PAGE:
Concert news: Batya, Aly, and Arielle (with Deborah)

What a delightful concert we attended tonight with Batya Levine, Aly Halpert, and Arielle Korman Music, and featuring Deborah Sacks Mintz, at the JCC Harlem. If you haven't heard their music, run, do not walk! 💓

A beautiful song

If We Loved Like That, with lyrics by Abigail Pogrebin, music by Elana Arian, sung by Cantor Julia Cadrain, is just gorgeous! 💓

Saturday, May 14, 2022

Supreme Court as Pharoah 😡

Meme copied from "The Other 98%" on Facebook:

"There is a term for living creatures who are not permitted to control their own reproduction. That term is "livestock."

The Supreme Court's probable decision to nullify a woman's constitutional right to an abortion is similar to what Pharoah did: He didn't kill the baby boys and spare the baby girls out of the goodness of his heart--he spared us as future sex slaves and breeding stock. 😡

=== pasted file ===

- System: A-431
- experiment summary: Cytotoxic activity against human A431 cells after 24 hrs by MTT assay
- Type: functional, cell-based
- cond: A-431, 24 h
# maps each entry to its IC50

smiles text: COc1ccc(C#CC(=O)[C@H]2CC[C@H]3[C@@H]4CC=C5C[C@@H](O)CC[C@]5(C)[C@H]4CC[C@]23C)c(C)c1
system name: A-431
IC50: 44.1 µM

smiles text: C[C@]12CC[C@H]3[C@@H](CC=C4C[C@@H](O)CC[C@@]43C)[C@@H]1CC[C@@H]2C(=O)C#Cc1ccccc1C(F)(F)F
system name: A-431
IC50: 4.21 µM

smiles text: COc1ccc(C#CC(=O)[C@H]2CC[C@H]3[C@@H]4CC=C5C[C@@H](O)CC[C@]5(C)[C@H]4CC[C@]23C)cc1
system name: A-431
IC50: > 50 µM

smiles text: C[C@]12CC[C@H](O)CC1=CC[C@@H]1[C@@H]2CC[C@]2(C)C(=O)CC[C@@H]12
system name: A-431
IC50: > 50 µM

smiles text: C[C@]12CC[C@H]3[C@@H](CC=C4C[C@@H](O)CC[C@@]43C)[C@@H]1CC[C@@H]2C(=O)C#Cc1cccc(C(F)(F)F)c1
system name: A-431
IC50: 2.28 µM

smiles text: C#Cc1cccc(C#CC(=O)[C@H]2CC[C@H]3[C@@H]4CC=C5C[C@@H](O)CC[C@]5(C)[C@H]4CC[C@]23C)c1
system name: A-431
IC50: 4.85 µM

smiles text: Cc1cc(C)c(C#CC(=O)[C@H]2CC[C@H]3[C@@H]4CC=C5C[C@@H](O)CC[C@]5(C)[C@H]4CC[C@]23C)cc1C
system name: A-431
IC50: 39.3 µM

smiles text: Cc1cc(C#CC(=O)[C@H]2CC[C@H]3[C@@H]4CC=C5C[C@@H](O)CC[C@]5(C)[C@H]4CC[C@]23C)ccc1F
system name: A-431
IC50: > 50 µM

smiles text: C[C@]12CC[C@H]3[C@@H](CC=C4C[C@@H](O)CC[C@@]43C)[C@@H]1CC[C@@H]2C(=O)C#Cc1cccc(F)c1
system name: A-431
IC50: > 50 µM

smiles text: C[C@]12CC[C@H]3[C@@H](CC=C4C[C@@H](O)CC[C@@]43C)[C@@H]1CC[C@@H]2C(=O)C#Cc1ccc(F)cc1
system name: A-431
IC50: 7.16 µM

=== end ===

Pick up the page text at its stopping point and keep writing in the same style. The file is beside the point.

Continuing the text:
Friday, May 06, 2022

Yom HaAtzmaut treat: A Nava Tehila concert!

We went to Beth El Synagogue Center in New Rochelle, New York on the evening of Yom HaAtzmaut (Israel Independence Day) to join them for the inaugural concert of their Shoresh Halev Center for Jewish Music.  And what a time we had!
I spent most of the Nava Tehila concert in the back of the room, as usual--that's the best place to dance! And what wonderful music to dance to! As the crowd thinned out, though--between the commemoration of Yom HaZikaron (Israel Memorial Day), Maariv/Arvit/Evening Service (with Full Hallel and b'rachot, mostly sung) and the concert, the program had already run for at least two hours--the band asked those of us in the back to move forward and keep them company by filling in the empty spaces. So I found myself a spot up front but all the way to the right side (stage left) where I could dance without blocking anyone's view or interfering with the video cameras. What fun! My husband and I both joined in the circle dances whenever they happened, and danced our feet off. 🙂